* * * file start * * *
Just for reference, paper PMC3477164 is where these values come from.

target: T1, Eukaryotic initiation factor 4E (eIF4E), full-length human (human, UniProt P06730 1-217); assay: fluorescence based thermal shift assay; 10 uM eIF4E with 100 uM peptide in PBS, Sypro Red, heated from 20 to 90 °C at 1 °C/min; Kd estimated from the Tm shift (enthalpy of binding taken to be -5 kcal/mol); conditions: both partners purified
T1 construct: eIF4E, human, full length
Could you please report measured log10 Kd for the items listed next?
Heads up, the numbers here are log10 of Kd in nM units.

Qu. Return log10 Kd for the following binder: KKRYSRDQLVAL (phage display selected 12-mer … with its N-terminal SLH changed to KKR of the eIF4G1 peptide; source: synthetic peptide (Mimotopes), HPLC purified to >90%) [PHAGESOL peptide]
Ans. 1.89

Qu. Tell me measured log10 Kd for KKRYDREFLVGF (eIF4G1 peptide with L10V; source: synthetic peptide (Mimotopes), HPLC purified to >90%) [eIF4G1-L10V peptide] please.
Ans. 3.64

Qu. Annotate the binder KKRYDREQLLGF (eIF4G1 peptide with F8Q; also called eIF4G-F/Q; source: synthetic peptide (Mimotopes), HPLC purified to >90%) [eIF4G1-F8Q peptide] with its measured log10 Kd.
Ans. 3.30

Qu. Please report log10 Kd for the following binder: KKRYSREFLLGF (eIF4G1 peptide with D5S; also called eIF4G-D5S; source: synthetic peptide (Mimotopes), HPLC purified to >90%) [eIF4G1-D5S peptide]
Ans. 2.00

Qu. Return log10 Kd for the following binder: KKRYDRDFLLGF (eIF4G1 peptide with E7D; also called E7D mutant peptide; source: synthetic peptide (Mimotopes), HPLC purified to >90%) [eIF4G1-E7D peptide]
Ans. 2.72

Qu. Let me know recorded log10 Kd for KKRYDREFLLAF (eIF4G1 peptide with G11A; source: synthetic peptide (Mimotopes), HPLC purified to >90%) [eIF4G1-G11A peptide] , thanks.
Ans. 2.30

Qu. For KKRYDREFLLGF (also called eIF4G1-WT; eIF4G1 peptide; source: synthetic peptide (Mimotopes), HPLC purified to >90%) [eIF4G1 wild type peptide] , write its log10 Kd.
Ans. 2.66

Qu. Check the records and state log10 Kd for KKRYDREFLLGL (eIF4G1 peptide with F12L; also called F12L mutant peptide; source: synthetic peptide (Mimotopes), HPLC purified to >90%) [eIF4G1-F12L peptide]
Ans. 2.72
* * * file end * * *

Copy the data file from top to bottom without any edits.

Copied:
Just for reference, paper PMC3477164 is where these values come from.

target: T1, Eukaryotic initiation factor 4E (eIF4E), full-length human (human, UniProt P06730 1-217); assay: fluorescence based thermal shift assay; 10 uM eIF4E with 100 uM peptide in PBS, Sypro Red, heated from 20 to 90 °C at 1 °C/min; Kd estimated from the Tm shift (enthalpy of binding taken to be -5 kcal/mol); conditions: both partners purified
T1 construct: eIF4E, human, full length
Could you please report measured log10 Kd for the items listed next?
Heads up, the numbers here are log10 of Kd in nM units.

Qu. Return log10 Kd for the following binder: KKRYSRDQLVAL (phage display selected 12-mer … with its N-terminal SLH changed to KKR of the eIF4G1 peptide; source: synthetic peptide (Mimotopes), HPLC purified to >90%) [PHAGESOL peptide]
Ans. 1.89

Qu. Tell me measured log10 Kd for KKRYDREFLVGF (eIF4G1 peptide with L10V; source: synthetic peptide (Mimotopes), HPLC purified to >90%) [eIF4G1-L10V peptide] please.
Ans. 3.64

Qu. Annotate the binder KKRYDREQLLGF (eIF4G1 peptide with F8Q; also called eIF4G-F/Q; source: synthetic peptide (Mimotopes), HPLC purified to >90%) [eIF4G1-F8Q peptide] with its measured log10 Kd.
Ans. 3.30

Qu. Please report log10 Kd for the following binder: KKRYSREFLLGF (eIF4G1 peptide with D5S; also called eIF4G-D5S; source: synthetic peptide (Mimotopes), HPLC purified to >90%) [eIF4G1-D5S peptide]
Ans. 2.00

Qu. Return log10 Kd for the following binder: KKRYDRDFLLGF (eIF4G1 peptide with E7D; also called E7D mutant peptide; source: synthetic peptide (Mimotopes), HPLC purified to >90%) [eIF4G1-E7D peptide]
Ans. 2.72

Qu. Let me know recorded log10 Kd for KKRYDREFLLAF (eIF4G1 peptide with G11A; source: synthetic peptide (Mimotopes), HPLC purified to >90%) [eIF4G1-G11A peptide] , thanks.
Ans. 2.30

Qu. For KKRYDREFLLGF (also called eIF4G1-WT; eIF4G1 peptide; source: synthetic peptide (Mimotopes), HPLC purified to >90%) [eIF4G1 wild type peptide] , write its log10 Kd.
Ans. 2.66

Qu. Check the records and state log10 Kd for KKRYDREFLLGL (eIF4G1 peptide with F12L; also called F12L mutant peptide; source: synthetic peptide (Mimotopes), HPLC purified to >90%) [eIF4G1-F12L peptide]
Ans. 2.72